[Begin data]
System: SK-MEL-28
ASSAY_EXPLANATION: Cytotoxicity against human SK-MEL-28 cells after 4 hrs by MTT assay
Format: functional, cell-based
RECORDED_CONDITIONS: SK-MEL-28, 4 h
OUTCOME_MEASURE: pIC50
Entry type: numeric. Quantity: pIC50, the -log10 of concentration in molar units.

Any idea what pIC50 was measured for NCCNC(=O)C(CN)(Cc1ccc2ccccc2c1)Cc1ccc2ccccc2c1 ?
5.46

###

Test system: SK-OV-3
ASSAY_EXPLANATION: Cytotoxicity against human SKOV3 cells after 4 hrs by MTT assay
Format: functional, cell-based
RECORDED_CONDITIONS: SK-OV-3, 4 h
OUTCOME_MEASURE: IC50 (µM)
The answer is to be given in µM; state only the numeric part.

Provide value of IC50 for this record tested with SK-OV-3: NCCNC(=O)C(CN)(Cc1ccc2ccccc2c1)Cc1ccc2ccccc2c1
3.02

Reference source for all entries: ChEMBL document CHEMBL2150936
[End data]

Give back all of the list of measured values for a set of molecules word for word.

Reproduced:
System: SK-MEL-28
ASSAY_EXPLANATION: Cytotoxicity against human SK-MEL-28 cells after 4 hrs by MTT assay
Format: functional, cell-based
RECORDED_CONDITIONS: SK-MEL-28, 4 h
OUTCOME_MEASURE: pIC50
Entry type: numeric. Quantity: pIC50, the -log10 of concentration in molar units.

Any idea what pIC50 was measured for NCCNC(=O)C(CN)(Cc1ccc2ccccc2c1)Cc1ccc2ccccc2c1 ?
5.46

###

Test system: SK-OV-3
ASSAY_EXPLANATION: Cytotoxicity against human SKOV3 cells after 4 hrs by MTT assay
Format: functional, cell-based
RECORDED_CONDITIONS: SK-OV-3, 4 h
OUTCOME_MEASURE: IC50 (µM)
The answer is to be given in µM; state only the numeric part.

Provide value of IC50 for this record tested with SK-OV-3: NCCNC(=O)C(CN)(Cc1ccc2ccccc2c1)Cc1ccc2ccccc2c1
3.02

Reference source for all entries: ChEMBL document CHEMBL2150936